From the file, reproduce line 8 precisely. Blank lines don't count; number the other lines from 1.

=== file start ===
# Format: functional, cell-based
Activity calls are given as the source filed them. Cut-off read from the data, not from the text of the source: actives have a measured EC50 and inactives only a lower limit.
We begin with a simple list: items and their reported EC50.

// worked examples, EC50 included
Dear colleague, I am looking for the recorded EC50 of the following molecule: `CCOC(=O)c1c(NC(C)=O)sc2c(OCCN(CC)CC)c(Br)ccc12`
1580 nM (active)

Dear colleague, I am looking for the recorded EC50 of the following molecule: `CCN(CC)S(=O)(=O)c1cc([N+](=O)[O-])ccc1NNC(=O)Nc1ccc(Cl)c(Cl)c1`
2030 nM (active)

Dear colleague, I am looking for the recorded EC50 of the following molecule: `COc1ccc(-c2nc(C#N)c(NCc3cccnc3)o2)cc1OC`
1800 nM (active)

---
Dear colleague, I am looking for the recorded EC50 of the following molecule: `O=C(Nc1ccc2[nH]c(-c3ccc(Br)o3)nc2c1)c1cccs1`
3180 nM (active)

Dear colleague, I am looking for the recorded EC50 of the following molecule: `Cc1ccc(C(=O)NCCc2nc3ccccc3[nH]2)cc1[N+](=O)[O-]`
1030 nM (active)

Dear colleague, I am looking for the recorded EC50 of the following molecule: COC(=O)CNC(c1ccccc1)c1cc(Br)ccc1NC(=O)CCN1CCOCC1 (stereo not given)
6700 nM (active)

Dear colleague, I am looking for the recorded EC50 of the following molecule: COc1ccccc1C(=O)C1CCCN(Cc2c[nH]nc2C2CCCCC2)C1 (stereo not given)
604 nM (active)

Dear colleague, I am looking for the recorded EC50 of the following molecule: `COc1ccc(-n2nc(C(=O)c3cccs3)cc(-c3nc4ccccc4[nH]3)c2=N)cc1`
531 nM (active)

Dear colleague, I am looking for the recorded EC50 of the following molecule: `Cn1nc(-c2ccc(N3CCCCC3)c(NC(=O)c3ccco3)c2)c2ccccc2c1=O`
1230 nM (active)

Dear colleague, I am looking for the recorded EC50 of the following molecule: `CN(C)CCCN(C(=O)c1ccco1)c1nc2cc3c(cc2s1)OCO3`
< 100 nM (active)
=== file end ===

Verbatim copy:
2030 nM (active)